Also known as Saint Hildegard and Sibyl of the Rhine, Hildegard von Bingen was a German writer, composer, philosopher, Christian mystic, Benedictine abbess, visionary, and polymath. Elected a magistra by her fellow nuns in 1136, she founded the monasteries of Rupertsberg in 1150 and Eibingen in 1165. One of her works as a composer, the Ordo Virtutum, is an early example of liturgical drama and arguably the oldest surviving morality play.
She wrote theological, botanical and medicinal texts, as well as letters, liturgical songs, and poems, while supervising miniature illuminations in the Rupertsberg manuscript of her first work, Scivias.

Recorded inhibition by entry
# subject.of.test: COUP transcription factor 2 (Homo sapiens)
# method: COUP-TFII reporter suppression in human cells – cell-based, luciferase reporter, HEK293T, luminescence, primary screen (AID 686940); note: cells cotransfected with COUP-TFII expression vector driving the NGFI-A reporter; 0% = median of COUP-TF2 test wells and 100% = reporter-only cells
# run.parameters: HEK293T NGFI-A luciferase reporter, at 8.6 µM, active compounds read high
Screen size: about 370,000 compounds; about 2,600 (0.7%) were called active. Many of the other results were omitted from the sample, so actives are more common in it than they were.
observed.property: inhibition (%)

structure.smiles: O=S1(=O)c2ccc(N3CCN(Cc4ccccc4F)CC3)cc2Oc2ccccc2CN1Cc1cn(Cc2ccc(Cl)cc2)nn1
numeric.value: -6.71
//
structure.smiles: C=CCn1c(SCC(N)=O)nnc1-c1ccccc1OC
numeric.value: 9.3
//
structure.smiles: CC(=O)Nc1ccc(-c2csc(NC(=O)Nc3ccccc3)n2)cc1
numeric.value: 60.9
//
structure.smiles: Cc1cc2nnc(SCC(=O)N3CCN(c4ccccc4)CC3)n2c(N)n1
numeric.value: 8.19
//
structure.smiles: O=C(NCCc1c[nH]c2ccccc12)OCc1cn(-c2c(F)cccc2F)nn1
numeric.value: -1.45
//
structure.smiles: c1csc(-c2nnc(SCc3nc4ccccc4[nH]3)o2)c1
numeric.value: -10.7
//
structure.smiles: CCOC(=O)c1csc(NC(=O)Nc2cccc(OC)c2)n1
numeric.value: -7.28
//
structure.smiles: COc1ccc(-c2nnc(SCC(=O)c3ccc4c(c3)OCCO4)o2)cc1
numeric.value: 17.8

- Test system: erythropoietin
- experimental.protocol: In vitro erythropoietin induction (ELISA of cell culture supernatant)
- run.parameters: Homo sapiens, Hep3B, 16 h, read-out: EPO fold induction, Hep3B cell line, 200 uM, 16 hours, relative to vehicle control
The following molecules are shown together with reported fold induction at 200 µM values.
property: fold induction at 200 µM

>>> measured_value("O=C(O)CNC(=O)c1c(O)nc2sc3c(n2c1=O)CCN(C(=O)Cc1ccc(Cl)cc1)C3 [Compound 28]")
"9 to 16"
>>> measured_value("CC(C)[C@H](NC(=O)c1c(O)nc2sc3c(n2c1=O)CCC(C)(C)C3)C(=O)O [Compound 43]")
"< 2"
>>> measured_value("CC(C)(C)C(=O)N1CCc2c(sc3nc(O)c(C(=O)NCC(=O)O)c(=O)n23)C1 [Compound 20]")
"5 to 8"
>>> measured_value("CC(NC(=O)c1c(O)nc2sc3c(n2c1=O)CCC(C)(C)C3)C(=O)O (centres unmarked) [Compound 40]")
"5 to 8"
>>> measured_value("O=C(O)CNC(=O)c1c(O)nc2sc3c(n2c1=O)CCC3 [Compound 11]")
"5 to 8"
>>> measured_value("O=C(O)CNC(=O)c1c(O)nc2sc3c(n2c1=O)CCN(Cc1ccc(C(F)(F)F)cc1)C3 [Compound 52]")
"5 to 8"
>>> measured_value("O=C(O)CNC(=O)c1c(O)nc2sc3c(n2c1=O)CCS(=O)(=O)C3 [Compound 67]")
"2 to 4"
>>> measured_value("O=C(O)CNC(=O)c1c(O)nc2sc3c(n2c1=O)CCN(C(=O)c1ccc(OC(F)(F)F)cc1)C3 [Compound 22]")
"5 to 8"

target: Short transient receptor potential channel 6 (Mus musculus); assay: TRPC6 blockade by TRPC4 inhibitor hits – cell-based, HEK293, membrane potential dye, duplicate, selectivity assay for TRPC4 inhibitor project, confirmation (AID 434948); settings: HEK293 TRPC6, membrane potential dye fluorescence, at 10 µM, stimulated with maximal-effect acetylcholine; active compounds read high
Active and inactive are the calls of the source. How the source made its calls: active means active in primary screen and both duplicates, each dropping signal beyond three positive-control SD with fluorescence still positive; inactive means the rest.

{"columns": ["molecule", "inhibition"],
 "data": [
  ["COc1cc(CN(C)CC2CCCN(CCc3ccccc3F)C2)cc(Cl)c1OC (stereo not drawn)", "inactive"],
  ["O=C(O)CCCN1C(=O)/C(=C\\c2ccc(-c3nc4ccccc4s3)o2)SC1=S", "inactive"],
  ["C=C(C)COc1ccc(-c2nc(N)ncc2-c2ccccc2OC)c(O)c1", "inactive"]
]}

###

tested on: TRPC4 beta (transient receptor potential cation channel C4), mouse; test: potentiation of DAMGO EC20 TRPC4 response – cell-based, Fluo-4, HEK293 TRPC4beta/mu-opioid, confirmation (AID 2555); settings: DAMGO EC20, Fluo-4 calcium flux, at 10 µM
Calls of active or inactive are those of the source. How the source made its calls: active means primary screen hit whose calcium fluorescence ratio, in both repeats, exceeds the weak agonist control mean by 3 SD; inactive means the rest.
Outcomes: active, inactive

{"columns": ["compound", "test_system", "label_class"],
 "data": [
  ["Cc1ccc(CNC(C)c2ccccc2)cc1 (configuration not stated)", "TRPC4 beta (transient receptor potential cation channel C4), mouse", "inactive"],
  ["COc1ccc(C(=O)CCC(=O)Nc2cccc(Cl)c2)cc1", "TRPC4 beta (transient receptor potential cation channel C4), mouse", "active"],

And yes, St. Hildegard might have even had a queer side. She had a close relationship with a fellow nun, Richardis von Stade, which some scholars believe may have been romantic in nature. When Richardis was appointed abbess elsewhere, Hildegard wrote letters urging that the decision be reversed, to no avail, only for Richardis to die shortly after her departure. Some believe the “anima” in Ordo Virtutum may represent Richardis, and her dying request (to her brother) is to return to Hildegard, like how the repentant anima returns to God in the morality play. Some scholars also attest to a pattern of focus on the female body and female desire throughout Hildegard’s music. [link]